Gangue. The gold-millerite ore occurs along fractures and as replacing veinlets in the early gangue material which consists of fine granular calcite. After deposition of millerite, the pentlandite, gold, and gersdorffite were introduced along with some calcite. This was followed by deposition of coarse calcite along fractures in the millerite and early gangue material.

     Oxidation Products. The oxidized material consists primarily of erythrite, jarosite, and limonite. Apparently erythrite formed by oxidation of millerite because it occurs along fractures and surrounding the borders of some millerite grains. This would indicate that millerite contained cobalt, probably partly replacing nickel. Jarosite is closely associated with pyrite and may represent alteration by potash-bearing waters derived from rocks associated with the ore.


     Gold-Niccolite Ore. Mineralization of the enstatite latite began with the introduction of a mosaic of calcite, siderite, and chlorite. It is difficult to determine how much, if any, of the early gangue material represents highly altered and replaced original rock. Certain patches and streaks, however, contain a large amount of chlorite, in some of which there is a suggestion of an antecedent interlocking crystalline rock structure. The early gangue was followed by the introduction of veins of niccolite and maucherite. Next, fracturing and shattering tools place and along the fractures coarse clear calcite, ilvaite, gold, and gersdorffite were deposited. Gold is in part contemporaneous with gersdorffite, because it occurs in graphic intergrowth with the latter. Gold is also in part later than gersdorffite for it occasionally occupies fractures in it. After the deposition of these minerals, fracturing again occurred and the cracks were filled with calcite and a green, fibrous mineral. This mineral tends to form rosettes and may be actinolite or an iron or nickel-iron arsenate.

      Gold-Millerite Ore. In this type of ore millerite was the first metallic mineral to crystallize. It occurs along fractures and as a replacing mineral in the early gangue which consists of calcite. Millerite was followed by the introduction of pentlandite, gersdorffite, gold, pyrite, and probably some calcite. Pyrite was the last metallic mineral to form, with the exception of violarite which is a supergene alteration product of pentlandite. Pyrite occurs rimming and replacing pentlandite, but has not affected any of the other minerals. This replacement is apparently selective because gersdorffite and millerite have not been replaced or intruded. The few specks of gold in this ore occur within millerite and closely associated with, but not actually in, veinlets of gersdorffite. The association and the fact that gold is intergrown with gersdorffite in the niccolite ore, suggest that it is also associated in time of deposition in this ore. The introduction of pentlandite, gersdorffite, gold, and pyrite apparently was accompanied by the deposition of a small amount of fine granular calcite. Following the deposition of these minerals fracturing occurred and the cracks were filled with coarse calcite.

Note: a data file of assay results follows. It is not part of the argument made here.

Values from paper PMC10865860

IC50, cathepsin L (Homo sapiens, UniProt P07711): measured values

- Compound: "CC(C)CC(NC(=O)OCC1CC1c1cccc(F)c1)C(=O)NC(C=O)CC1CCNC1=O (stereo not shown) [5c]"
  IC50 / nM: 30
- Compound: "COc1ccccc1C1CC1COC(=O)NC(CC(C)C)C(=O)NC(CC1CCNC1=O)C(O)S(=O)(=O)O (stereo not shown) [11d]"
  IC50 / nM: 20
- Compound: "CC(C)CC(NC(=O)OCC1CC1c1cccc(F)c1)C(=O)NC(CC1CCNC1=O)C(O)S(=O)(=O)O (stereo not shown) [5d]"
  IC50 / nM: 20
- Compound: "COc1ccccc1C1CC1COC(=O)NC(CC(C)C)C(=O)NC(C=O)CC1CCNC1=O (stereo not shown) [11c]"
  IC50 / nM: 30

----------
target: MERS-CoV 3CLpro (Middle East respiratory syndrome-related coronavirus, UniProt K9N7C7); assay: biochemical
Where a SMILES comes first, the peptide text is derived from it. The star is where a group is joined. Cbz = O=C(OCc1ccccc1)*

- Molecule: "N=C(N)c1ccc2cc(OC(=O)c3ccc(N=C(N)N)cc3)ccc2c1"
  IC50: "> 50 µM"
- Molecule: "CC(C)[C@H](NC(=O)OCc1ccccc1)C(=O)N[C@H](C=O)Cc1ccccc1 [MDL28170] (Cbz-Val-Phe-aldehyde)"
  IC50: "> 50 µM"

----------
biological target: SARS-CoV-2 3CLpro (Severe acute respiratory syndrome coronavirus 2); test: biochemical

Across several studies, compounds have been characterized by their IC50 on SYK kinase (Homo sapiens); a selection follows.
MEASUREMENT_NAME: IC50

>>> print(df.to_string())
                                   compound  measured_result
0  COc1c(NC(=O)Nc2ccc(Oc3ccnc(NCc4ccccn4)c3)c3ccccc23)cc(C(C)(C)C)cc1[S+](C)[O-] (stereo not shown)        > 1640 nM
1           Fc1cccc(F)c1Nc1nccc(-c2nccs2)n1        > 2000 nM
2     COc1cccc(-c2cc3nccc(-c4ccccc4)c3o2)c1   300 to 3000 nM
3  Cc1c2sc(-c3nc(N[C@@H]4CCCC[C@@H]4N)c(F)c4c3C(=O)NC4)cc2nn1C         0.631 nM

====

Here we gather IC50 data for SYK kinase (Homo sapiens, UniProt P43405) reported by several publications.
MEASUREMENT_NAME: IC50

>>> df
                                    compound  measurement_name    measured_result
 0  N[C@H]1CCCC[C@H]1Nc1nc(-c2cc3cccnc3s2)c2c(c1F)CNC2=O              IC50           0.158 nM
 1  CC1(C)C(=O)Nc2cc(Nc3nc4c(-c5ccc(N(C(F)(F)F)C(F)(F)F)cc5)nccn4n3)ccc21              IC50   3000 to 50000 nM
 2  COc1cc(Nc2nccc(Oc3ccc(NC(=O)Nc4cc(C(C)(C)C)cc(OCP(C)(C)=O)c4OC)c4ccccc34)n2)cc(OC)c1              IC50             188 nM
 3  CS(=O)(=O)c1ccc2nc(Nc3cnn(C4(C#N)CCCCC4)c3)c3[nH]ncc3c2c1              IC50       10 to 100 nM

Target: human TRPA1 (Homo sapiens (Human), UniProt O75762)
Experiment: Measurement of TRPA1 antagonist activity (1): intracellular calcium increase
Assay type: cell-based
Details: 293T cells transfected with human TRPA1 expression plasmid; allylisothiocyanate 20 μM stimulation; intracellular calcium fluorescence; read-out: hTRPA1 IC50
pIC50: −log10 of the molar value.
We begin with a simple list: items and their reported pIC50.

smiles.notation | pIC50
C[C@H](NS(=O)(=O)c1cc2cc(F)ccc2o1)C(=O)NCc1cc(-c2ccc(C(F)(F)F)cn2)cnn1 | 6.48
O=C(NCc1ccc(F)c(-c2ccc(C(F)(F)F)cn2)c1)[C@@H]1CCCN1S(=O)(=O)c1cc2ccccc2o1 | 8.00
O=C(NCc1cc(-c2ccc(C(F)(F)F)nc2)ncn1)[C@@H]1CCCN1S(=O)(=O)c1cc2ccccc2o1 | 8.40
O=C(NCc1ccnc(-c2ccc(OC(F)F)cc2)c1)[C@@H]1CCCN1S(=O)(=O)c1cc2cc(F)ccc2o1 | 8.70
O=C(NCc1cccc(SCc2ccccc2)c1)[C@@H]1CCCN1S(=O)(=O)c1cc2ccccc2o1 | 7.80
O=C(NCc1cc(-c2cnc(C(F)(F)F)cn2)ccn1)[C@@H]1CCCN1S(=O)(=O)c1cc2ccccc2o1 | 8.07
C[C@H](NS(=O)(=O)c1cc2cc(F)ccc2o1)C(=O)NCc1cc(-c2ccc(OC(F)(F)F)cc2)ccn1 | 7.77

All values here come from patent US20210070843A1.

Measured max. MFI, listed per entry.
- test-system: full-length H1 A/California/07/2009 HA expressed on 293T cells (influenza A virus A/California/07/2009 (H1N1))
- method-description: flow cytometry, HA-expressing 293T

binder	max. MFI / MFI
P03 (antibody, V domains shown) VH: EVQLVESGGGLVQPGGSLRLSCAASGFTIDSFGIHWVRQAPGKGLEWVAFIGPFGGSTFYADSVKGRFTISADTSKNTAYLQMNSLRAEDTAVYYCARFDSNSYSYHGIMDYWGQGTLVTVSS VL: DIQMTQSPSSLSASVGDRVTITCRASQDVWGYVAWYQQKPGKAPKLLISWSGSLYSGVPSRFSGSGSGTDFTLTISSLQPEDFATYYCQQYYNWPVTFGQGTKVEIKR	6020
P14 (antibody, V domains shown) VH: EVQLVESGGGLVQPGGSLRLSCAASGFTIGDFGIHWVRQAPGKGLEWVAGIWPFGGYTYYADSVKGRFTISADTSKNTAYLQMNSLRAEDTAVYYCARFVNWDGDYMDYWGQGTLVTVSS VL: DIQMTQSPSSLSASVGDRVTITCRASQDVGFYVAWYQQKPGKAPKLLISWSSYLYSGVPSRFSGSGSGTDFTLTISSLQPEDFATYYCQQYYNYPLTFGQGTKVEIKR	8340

It is believed that the source of the gold-nickel ore was the small peridotite or pyroxenite stock cutting the Tertiary volcanic rocks in the vicinity of Alistos. The ore occurs near the border of the peridotite mass in veins within enstatite latite. The occurrence of considerable amounts of nickel sulphides and arsenides, and of a trace of platinum in the assayed gold-niccolite ore, suggest an association with a basic igneous intrusive--in this case peridotite. Exploratory work also indicates that the greatest ore concentration is at the intersection of two veins near the peridotite mass. Ore mineralization decreases away from the peridotite to such an extent that further development of the deposit was discouraged.